Ulf Kristersson will be named Sweden’s new prime minister on Tuesday as the mainstream rightwing politician becomes the first in the country’s modern history to take power thanks to the support of a far-right party.
Kristersson won the vote in Sweden’s parliament 176-173 with the backing of the three centre-right parties that will be in his government coalition as well as the nationalist Sweden Democrats, who as a support party have gained significant influence over immigration, law and order and other areas.
“I am happy about the support I have received from parliament, but also I am greatly humbled by the tasks that lie ahead of us,” Kristersson said after the vote on Monday.
Rightwing parties have ended eight years of leftwing rule in Sweden after arguing that the rich Scandinavian country was facing a social crisis with a record number of deadly shootings this year, predominantly by gang members in suburbs with large immigrant populations.
Kristersson will include ministers from his Moderate party as well as the smaller Christian Democrats and Liberals in his government, which he will announce on Tuesday. The Sweden Democrats, which beat the Moderates into second place behind the centre-left Social Democrats, will not have any ministerial post but will control many of the most important committees in parliament.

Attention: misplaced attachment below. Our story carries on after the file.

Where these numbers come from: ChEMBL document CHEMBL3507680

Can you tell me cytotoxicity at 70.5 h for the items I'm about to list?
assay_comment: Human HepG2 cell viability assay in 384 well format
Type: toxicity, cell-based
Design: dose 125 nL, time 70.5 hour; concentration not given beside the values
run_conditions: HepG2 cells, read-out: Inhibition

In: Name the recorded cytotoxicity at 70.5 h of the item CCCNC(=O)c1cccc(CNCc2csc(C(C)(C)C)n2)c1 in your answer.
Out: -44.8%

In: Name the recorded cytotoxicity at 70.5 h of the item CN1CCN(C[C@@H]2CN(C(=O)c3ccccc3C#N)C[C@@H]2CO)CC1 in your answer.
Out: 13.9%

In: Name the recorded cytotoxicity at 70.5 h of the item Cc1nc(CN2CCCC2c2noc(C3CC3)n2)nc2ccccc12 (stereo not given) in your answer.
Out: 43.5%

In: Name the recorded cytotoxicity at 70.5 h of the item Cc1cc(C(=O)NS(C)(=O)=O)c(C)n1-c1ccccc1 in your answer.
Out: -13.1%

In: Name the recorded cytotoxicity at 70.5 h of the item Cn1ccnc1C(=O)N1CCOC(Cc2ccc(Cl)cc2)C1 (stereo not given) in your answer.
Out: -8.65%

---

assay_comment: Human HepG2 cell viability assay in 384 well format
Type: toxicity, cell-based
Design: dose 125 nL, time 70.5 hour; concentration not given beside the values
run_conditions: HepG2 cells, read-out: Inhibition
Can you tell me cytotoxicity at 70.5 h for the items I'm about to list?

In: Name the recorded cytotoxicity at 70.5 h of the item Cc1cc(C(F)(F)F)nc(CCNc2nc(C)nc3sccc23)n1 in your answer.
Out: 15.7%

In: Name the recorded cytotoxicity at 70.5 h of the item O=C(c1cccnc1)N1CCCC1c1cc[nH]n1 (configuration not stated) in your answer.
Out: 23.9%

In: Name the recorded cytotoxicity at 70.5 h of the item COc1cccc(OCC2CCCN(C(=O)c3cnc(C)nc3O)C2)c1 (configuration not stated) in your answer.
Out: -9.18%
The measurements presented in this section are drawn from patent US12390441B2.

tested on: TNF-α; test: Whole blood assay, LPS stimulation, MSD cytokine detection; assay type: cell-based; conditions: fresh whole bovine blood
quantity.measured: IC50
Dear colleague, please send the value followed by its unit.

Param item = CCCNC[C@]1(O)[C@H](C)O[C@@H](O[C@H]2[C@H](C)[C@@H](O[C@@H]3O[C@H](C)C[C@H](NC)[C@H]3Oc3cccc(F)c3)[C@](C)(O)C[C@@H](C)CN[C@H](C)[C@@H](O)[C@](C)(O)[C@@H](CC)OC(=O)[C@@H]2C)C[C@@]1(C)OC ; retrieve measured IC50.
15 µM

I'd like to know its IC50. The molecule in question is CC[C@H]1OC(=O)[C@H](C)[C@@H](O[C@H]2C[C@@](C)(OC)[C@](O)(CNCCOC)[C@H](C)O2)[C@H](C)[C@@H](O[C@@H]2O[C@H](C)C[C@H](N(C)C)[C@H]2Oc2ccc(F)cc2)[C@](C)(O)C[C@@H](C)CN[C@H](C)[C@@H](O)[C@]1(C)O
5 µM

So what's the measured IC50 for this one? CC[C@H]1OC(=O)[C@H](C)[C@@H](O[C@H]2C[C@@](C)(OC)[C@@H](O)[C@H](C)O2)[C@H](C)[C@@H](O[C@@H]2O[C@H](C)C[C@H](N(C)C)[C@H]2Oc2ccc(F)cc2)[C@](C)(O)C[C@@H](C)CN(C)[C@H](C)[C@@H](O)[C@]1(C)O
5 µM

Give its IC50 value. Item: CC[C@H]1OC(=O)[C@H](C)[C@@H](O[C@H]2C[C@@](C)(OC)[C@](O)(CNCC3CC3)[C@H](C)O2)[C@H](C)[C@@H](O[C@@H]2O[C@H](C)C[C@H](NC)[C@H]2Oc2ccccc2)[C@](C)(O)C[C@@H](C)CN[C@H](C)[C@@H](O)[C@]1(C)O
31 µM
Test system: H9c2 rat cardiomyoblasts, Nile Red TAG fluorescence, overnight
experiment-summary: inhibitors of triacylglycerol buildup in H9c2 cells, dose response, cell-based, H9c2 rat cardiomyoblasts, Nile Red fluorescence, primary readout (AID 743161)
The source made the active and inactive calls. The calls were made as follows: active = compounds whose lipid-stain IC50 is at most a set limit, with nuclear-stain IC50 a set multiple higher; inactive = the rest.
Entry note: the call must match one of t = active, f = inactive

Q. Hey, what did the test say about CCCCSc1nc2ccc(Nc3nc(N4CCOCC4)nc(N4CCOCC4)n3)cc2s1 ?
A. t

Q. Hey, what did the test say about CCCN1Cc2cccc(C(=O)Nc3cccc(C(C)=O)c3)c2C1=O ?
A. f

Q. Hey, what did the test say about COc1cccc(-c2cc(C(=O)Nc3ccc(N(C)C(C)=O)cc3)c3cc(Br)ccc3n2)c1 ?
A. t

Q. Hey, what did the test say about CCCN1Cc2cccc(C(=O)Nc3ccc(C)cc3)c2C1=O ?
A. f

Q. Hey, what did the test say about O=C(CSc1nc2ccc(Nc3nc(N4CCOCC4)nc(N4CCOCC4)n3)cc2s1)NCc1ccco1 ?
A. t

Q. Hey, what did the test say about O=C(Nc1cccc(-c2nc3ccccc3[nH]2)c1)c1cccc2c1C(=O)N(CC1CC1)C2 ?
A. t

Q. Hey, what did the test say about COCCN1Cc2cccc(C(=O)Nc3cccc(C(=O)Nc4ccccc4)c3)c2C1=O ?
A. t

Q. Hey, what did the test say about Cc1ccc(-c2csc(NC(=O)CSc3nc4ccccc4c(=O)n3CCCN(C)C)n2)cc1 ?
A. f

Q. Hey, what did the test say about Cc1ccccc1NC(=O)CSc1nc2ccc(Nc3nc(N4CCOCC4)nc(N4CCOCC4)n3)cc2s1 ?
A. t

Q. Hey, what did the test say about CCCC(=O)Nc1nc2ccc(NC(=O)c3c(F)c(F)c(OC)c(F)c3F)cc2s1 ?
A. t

The far-right party has also managed to push through many of their most-desired policies into the government programme such as toughening punishments for gang criminals, the consideration of a national begging ban, and a significant tightening of asylum rules including for family reunion, increasing them to the minimum EU level.
The rightwing parties including the Sweden Democrats argue that Sweden’s generous immigration policy — it took in more asylum seekers per capita than any other EU country in the years up to 2015 — has led to a rise in gang crime, particularly deadly shootings and the use of grenades and bombs. They argued that the ruling leftwing government failed to take decisive action, leading to growing segregation, shootings and social problems.
“Today is extra special because we are part of the government formation process,” said Jimmie Åkesson, leader of the Sweden Democrats.
Leftwing parties and the centrist Centre party have decried the normalisation of the Sweden Democrats, which has roots in the neo-Nazi movement but has moderated its message in recent years, and played down the link between immigration and rising gang crime.
Those parties and some political experts point to the longtime distrust between the Liberals and the Sweden Democrats, which some believed meant that Kristersson could struggle to form a viable government.
“They have presented an agreement that may solve internal problems within the right wing, but which completely misses crucial social problems and which risks making Swedes poorer,” said outgoing Social Democrat prime minister Magdalena Andersson.
Annika Hirvonen, a leftwing Green MP, said that “tomorrow, I will dress in black”, signifying that she was in mourning for Swedish politics after the Sweden Democrats gained influence in government.
In recent decades rightwing governments have been formed in neighbouring Denmark, Finland and Norway with the support of nationalist parties. The election of a rightwing coalition led by a far-right group in Italy has increased fears about the rise of such parties across Europe.